When I looked at the article titles for our readings this week, I have to admit that I was at first glance, a bit unenthusiastic.  Most of the titles had something to do with furniture and dining, both topics that I would not identify with or be overly excited to study.  Fortunately, reading these articles afforded me the opportunity to think about objects beyond their face value. For me personally, it is not the physical piece of furniture that holds value, but rather the historical or cultural context that can be gained from it. By the end of the week, I realized that I am often quick to write things off because they do not initially grab my intention.  However, I now acknowledge that it is important to explore the context beyond the object in order to gain a better understanding about history.

I started off by reading Laurel Thatcher Ulrich’s article, “Furniture as Social History.”  In this piece, Ulrich makes a connection between furniture and understanding historical trends and ideas about gender, family, and property in the seventeenth and eighteenth centuries.  Ulrich compares pieces of furniture to portraits of men and women to reveal societal ideas on gender according to similarities in make and style.  The next article I read was “Death in the Dining Room” by Kenneth Ames. In this piece, Ames looks at trends in Victorian Era furniture that seem strange and slightly disturbing my us today. Specifically, he talks about the iconography of dead animals carved onto dining room furniture along with other representations of fruits, vegetables, grains, and nuts.  Ames uses these distinct Victorian pieces to get readers to question the significance of them to the people of the time. There are several different ways to interpret these pieces. The dead animals such as deer and fish could represent the achievement of a hunt and bountiful harvest.  The lavish carvings themselves could be a status symbol for the wealthy elite.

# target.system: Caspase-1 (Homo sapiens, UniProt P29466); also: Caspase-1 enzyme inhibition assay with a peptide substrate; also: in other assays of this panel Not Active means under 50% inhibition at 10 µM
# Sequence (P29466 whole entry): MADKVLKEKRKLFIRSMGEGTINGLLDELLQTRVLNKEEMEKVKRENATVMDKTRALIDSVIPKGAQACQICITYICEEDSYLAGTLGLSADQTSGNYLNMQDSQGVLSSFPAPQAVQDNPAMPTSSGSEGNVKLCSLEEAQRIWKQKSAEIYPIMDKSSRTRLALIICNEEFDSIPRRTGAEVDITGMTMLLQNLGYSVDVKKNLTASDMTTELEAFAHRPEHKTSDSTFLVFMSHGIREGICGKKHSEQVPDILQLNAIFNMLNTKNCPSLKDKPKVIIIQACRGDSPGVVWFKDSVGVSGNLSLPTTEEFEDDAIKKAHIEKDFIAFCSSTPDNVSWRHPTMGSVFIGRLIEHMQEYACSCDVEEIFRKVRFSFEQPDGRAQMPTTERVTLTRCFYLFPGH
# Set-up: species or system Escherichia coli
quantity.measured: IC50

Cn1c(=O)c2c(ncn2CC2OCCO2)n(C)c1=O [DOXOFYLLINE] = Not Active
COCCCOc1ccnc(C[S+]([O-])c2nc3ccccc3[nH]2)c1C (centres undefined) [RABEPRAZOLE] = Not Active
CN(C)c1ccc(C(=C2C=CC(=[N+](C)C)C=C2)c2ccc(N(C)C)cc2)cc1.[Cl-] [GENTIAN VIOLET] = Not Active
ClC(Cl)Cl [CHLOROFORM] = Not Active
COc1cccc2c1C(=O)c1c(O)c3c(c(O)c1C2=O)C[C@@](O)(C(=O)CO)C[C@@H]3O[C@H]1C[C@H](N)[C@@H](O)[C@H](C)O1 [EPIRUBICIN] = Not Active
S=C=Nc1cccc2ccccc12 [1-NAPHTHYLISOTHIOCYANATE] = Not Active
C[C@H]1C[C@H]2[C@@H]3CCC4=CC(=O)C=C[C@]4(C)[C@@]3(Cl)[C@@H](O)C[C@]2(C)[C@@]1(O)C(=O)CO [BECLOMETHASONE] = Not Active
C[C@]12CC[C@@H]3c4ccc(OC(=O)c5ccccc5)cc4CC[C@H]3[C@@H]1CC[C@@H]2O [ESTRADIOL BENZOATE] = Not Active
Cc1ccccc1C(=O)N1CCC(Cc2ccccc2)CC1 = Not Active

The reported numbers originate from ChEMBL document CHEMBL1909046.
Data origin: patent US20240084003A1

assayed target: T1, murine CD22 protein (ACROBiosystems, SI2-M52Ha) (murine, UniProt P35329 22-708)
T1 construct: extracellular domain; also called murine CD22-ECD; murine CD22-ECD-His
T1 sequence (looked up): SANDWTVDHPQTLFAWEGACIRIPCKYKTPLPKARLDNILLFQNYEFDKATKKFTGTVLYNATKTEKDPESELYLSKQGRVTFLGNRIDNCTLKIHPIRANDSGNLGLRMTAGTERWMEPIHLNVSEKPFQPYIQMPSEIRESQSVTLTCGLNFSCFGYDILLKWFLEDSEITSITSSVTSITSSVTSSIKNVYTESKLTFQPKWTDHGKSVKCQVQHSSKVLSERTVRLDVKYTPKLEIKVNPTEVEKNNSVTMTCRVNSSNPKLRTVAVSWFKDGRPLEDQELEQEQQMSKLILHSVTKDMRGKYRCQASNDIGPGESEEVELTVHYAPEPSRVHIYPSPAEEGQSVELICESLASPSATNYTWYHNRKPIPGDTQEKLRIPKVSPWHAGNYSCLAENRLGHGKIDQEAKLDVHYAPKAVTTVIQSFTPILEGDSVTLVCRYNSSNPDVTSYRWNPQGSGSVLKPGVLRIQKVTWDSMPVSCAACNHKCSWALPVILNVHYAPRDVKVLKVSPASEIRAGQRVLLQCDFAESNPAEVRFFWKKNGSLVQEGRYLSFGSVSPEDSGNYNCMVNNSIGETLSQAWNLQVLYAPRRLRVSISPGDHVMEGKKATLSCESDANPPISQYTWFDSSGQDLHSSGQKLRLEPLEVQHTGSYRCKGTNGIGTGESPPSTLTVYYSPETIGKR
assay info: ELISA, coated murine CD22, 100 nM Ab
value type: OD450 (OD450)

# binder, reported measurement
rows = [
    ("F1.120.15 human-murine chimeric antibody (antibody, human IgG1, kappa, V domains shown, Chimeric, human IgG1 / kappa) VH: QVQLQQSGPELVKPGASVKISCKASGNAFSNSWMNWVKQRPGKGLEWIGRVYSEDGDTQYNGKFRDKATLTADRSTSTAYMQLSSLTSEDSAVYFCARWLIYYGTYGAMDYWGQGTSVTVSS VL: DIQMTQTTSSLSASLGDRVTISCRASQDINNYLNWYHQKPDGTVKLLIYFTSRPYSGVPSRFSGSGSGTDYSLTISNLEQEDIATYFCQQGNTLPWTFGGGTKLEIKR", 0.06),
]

Next, I read “The Furniture of Thomas Day: A Reevaluation” by Johnathan Prown.  In this piece, Prown writes about Thomas Day, a furniture maker who was also a free person of color in North Carolina.  Those who study Day’s work are interested in the inspiration for his unique designs. Though some would rush to say that Day was inspired by blending of West African and Euro-American art, Prown encourages interpretive caution and reevaluation. Prown argues that Thomas Day and his work are, “complex entities that straddle a wide range of racial, social, and artistic lines” and that the term, “African American” is not  a monolithic cultural identity. In conclusion, this article was not about furniture, as I first thought it would be, but rather about the ethnic identity of a biracial businessman in the antebellum south.

The final article I read for this week was Dayna M. Pilgrim’s, Master’s of a Craft: Philadelphia’s Black Public Waiters, 1820-50.  In this piece Pilgrim explores the history of Philadelphian dining rooms, not necessarily by looking at specific pieces of furniture, but by looking at the experience of fine dining at the time. In exploring this, we find out that black public waiters, or caterers played an important role in the dining experience. Furthermore, Pilgrim argues that dining rooms not only transformed the lives of public waiters, but were also transformed by them. Instead of using dining rooms to study the culture and power dynamics of the bourgeouisee, Pilgrim restores agency to the black public waiters by explaining how people of African descent used and transformed the dining experience to their advantage.